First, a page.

FN 2. The hashish seized at defendant's residence did not relate to the Santa Barbara prosecution. Defendant was charged in Los Angeles County with possession of hashish, but the charge was dismissed when the People were unable to proceed at preliminary hearing.
FN 3. We note initially that in California judicial officers in their role as magistrates act independently from the jurisdiction of the court on which they sit. '"[They] derive their powers and jurisdiction from the Constitution, operating with the acts of the Legislature upon the subject.' [Citations]. [¶] Although the Office of Magistrate is an office which one holds under Penal Code section 808 by virtue of being a judge, it is a different office from that of judge and is one conferred by statute not by district election." (Koski v. James (1975) 47 Cal. App. 3d 349, 355 [120 Cal. Rptr. 754]; see also People v. Crespi (1896) 115 Cal. 50, 54 [46 P. 863]; People v. Randall (1973) 35 Cal. App. 3d 972, 975 [111 Cal. Rptr. 590].) Indeed, section 808 provides that all judicial officers from judges of the justice courts to members of this court are magistrates.
FN 4. In the present case Martin made one cocaine sale and arranged another with Officer Nelson in Santa Barbara County. It is undisputed that jurisdiction to try an offense for sale of illicit drugs lies in the county in which the sale is negotiated as well as the county in which the sale is consummated. (Pen. Code, § 781; see People v. Gonzales (1960) 180 Cal. App. 2d 285, 288 [4 Cal. Rptr. 822] and cases cited therein.) Defendant correctly refrains from contending that Santa Barbara County lacked jurisdiction as to him even though he never personally entered Santa Barbara County since jurisdiction to prosecute an individual lies in any county in which some act of a continuing crime occurs, even if the defendant was never present in that county. (Pen. Code, § 792, see People v. Mitten (1974) 37 Cal. App. 3d 879, 885 [112 Cal. Rptr. 713].) Therefore, the Santa Barbara officers had statewide authority regarding defendant's participation in the two cocaine sales pursuant to section 830.1.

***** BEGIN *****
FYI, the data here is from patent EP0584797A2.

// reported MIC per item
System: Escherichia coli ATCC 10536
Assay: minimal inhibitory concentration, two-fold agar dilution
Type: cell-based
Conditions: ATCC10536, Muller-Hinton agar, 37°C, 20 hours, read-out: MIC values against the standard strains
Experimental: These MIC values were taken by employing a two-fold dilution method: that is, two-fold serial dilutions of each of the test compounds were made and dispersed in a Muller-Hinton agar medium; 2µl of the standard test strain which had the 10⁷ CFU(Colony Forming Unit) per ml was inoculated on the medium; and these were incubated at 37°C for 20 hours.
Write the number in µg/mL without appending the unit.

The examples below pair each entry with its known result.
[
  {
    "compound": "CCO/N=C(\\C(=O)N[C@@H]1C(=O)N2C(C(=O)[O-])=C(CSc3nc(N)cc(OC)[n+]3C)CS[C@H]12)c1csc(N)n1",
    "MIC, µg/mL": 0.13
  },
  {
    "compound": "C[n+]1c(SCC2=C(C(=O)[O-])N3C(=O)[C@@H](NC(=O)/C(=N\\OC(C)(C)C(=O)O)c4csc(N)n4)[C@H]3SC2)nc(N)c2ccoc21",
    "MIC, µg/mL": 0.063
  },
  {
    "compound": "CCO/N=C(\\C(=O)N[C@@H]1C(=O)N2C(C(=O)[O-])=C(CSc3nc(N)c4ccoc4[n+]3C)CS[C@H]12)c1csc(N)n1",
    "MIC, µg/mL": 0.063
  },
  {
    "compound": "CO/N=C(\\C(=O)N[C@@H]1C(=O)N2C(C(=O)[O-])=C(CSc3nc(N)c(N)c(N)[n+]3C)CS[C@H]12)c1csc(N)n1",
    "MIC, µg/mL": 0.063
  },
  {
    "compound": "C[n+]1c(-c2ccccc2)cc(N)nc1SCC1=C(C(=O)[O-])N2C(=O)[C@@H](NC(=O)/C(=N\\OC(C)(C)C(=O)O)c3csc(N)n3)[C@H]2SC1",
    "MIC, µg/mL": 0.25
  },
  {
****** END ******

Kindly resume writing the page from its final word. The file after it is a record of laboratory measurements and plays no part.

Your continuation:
FN 5. In State v. Reed (1978) 120 Ariz. 58 [583 P.2d 1378], an Arizona appellate court considered the effect of an amendment which eliminated the provision that a magistrate shall issue a warrant to a peace officer "in his county" and provided that he could issue the warrant to any peace officer in the state. The court held that this amendment eliminated any territorial restrictions on the scope of a warrant, thus implying that under the former language a magistrate could not issue a warrant to be served in another county. In California, the 1968 amendment to section 830.1, granting county officers statewide authority to investigate crimes committed in the county, serves much the same purpose as the Arizona amendment; it demonstrates the Legislature's intent not to impose an absolute territorial restriction which would hamper effective criminal investigation.